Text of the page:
Josh Liendo, Canada’s Male Swimmer Of The Year, Focuses On Small Details To Get Faster

2024-01-29 No comments Reading Time: 3 minutes
Josh Liendo - Photo Courtesy Swimming Canada/Scott Grant

After putting himself in the big picture of competitive swimming, Joshua Liendo is now concentrating on the small details, Swimming Canada reports

The 21-year-old from Toronto stood on the podium at national and international events in 2023. Proud of his success so far, Liendo is fine tuning his training and technique as he prepares for this summer’s Paris 2024 Olympic Games.

“It’s the small victories,” Liendo told the Player’s Own Voice Podcast on CBC Sports. “Getting the little things right, the little details I’ve got to focus on.

“Whenever I’m able to nail the little things, and I’m able to make little improvements, that feels good.”

Liendo earned a silver medal in the 100-metre butterfly, breaking his own Canadian record in the process, at the 2023 World Aquatics Championships in Fukuoka, Japan. He also was part of the 4×100-m freestyle relay that finished fifth, and the 4×100-m mixed medley relay that finished sixth, putting both relays in excellent position to qualify for Paris. Individually, he qualified for the 50-m freestyle final, but scratched to focus on the 100 fly. He finished 14th in the 100-m freestyle semifinals.

Swimming Canada has acknowledged Liendo’s achievements by naming him the Olympic Program’s Male Swimmer of the Year. Liendo also won the award in 2022, after winning medals at both the world championships and Commonwealth Games, and was the Junior Swimmer of the Year in 2021.

Liendo is in his second year at the University of Florida with coach Anthony Nesty after training under coach Ryan Mallette at the High Performance Centre – Ontario. Swimming Canada High Performance Director and National Coach John Atkinson praised the young star’s accomplishments for Canada.

“Josh fully deserves this award having medaled at the 2023 world championships in Fukuoka, backing up his brace of individual medals at the 2022 world championships,” said Atkinson. “He is a contender on the international stage, having come through the Canadian club system in Ontario, and then at the High Performance Centre – Ontario to his progression now in Florida.

“I look forward to seeing what 2024 brings.”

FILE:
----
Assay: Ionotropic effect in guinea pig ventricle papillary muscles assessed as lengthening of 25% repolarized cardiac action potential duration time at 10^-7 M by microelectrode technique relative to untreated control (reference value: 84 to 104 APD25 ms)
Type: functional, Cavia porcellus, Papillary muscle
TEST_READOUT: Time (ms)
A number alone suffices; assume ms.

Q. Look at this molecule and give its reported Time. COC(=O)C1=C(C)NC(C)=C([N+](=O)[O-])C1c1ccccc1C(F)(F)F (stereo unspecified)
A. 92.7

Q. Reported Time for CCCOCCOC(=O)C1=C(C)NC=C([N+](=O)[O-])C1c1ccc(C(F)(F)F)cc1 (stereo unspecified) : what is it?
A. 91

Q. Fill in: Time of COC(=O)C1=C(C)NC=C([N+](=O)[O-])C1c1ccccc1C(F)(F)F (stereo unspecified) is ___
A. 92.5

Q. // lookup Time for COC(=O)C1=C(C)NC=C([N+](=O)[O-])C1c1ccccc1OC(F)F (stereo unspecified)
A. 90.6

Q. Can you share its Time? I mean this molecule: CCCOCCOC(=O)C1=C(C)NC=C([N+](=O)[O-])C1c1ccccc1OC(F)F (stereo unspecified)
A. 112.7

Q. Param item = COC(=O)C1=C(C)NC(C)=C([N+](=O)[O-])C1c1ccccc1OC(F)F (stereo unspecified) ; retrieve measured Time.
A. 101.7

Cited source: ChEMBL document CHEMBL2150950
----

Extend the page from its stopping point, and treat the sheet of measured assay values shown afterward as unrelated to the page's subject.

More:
Liendo swam a time of 50.34 seconds to earn his silver at worlds. That shaved 0.02 off the Canadian record he set at the Bell Canadian Swimming Trials and improved on his bronze medal from 2022 worlds.

“I wanted to focus on that event,” Liendo told Swimming Canada at the time. “I made a decision to go all in on the 100 fly and it paid off. I just trusted my race, trusted my strengths and also tried to work on stuff I thought were my weaknesses and it paid off.’’

Liendo Embraces The Flow Of Lessons

Josh Liendo said he’s still learning at the international level.

“There’s definitely some stuff to improve on,” he said. “Today was just a great learning opportunity for me.”

In December, at the 2023 Toyota U.S. Open Championships, Liendo was second in the 50-m freestyle and third in the 100-m fly.

“I’ve learned so much this year,” Liendo told the Player’s Own Voice. “Just train smarter. I have more specific details in mind and more race specific things I want to do for when a big meet comes.

“I’m a lot smarter going into this year than I was before.”

Liendo also serves as a role model for many young swimmers. He was the first Black Canadian swimmer to win a gold medal and an individual medal in an international competition at the 2021 world short-course championships. He said:

“There’s a sense of pride being able to represent and show people you can do anything you want. It doesn’t matter what anyone else says or what any preconception is. If you believe in something you can achieve it. Just make sure you’re wiling to put the work into it.”

Josh Liendo – Photo Courtesy Swimming Canada/Kevin Light

Liendo gained international attention by reaching the podium at two major international meets in 2022. In addition to his bronze medals in the 100 free and 100 fly at 2022 worlds, Liendo was also part of the mixed 4×100-m freestyle relay team that captured silver and broke the Canadian record.

About a month later at the Commonwealth Games in Birmingham, England, Liendo won gold in the 100-m fly and grabbed bronze in the 50-m freestyle. He was also a member of the 4×100-m freestyle relay and the mixed 4×100-m freestyle relay that took home bronze

Liendo got a taste of the Olympics at the Tokyo 2020 Games. He was part of the men’s 4×100-m freestyle relay that broke the Canadian record and finished fourth. Individually, his best result was 11th in the 100-m butterfly. Those Games were held under COVID-19 protocols with no fans attending and the athletes’ movements strictly regulated.

Liendo is looking forward to the full Olympic experience in Paris.

“It’s going to be exciting because in Tokyo we got that kind of taken away,” he said. “It’s going to be fun to get some fans in the stands. That brings the kind of excitement (and) environment the Olympics should be.

“It’s going to be intense. It will be interesting.”

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